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Putin breaks silence, condemns bombings

Security worries on rise ahead of Olympic Games

President Vladimir V. Putin promised to keep fighting terrorists following the deadly bomb attacks in Volgograd.

Vasily Fedosenko/Reuters

President Vladimir V. Putin promised to keep fighting terrorists following the deadly bomb attacks in Volgograd.

MOSCOW — President Vladimir V. Putin on Tuesday broke two days of silence on the twin bombings in Volgograd, calling them “inhumane terrorist acts” and vowing that Russia would continue to fight terrorists until “their complete destruction.”

On a day when the death toll from the attacks climbed to 34, Putin made his remarks during a New Year’s message that Russian and, before them, Soviet leaders have traditionally given on the country’s most celebrated holiday.

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The bombings have tempered official celebrations somewhat, especially in Volgograd, a city of 1 million in central Russia that has now endured three suicide bombings since October.

By Tuesday more than 5,000 extra interior troops had surged into the city, carrying out searches that resulted in dozens of detentions, though apparently not of anyone involved in the bombings.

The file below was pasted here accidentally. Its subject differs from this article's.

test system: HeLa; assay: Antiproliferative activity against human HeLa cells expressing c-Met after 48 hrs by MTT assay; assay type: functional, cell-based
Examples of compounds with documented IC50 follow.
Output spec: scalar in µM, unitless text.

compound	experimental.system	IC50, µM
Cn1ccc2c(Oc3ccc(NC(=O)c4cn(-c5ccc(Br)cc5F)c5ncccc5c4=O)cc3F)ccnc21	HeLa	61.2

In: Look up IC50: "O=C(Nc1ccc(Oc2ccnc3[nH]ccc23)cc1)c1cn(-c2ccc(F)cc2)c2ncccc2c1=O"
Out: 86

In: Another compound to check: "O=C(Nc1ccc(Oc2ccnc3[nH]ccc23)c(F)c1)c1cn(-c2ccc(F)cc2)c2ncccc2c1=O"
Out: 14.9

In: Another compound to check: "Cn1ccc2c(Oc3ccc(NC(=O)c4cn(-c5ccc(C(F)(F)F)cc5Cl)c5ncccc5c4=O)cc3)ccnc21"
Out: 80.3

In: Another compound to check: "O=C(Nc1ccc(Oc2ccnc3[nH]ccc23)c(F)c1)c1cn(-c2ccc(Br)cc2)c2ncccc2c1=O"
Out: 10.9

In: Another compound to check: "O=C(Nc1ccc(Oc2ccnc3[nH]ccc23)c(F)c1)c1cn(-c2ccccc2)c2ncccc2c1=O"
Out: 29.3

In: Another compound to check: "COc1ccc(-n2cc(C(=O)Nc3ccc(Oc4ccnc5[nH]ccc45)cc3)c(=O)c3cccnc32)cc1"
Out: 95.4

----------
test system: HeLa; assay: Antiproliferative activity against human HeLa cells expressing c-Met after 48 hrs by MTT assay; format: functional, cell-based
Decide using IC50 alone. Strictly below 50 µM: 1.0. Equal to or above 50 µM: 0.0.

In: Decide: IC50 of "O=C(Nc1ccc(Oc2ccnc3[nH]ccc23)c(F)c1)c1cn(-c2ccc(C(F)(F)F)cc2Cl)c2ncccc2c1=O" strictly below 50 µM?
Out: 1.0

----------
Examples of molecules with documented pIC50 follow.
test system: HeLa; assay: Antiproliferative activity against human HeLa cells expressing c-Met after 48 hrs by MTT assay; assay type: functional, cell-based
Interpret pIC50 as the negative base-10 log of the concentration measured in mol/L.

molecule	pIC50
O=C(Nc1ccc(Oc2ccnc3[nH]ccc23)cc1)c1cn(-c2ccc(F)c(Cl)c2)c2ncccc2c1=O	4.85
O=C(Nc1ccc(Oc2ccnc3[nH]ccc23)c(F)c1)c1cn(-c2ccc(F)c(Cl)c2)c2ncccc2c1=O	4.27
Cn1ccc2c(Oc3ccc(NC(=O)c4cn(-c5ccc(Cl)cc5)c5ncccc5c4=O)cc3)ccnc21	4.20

The latest bombings — at Volgograd’s railroad station Sunday and aboard a trolley bus Monday — have heightened concerns about security here ahead of the Winter Olympics, which begin in less than six weeks in the Black Sea resort of Sochi, 400 miles from Volgograd.

Experts have warned that they could be a prelude to a campaign of terror by followers of Russia’s most-wanted militant, Doku Umarov, who in July vowed to disrupt the Olympics.

In his address, Putin mentioned Sochi only in passing, citing the coming task of hosting the games “at the highest level.” On the issue of terrorism, he resorted to the kind of forceful, if less coarse, language that first propelled him to the office when in 1999, as prime minister under President Boris Yeltsin, he vowed to hunt down terrorists and, if necessary, “waste them in the outhouse.”

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Fourteen years later, despite the end of the second war in Chechnya, Putin found himself vowing yet again to crush a threat that has spread across the North Caucasus.

“Dear friends, we bow our heads to the victims of violent terrorist attacks,” Putin said, pledging aid to the victims and reconstruction of the damaged buildings. “I am sure we will continue the fight against terrorists harshly and consistently until their complete destruction.”

Putin delivered his remarks during a previously unannounced visit to Khabarovsk, the capital of the region in the Far East that suffered significant flooding in 2013 that has left thousands of people still living in temporary shelters.

In referring to the challenges facing Russia, he included natural disasters like the flooding with the terrorist attacks in Volgograd. “In times of trial, Russia has always been united,” he said.

Putin initially recorded a holiday address that made no mention of the bombings. The video, which was prerecorded, showed him at the Kremlin. It appeared at midnight in Russia’s easternmost regions — Chukotka, Kamchatka, and Magadan — and promptly raised questions of whether he intended to continue to avoid the topic.

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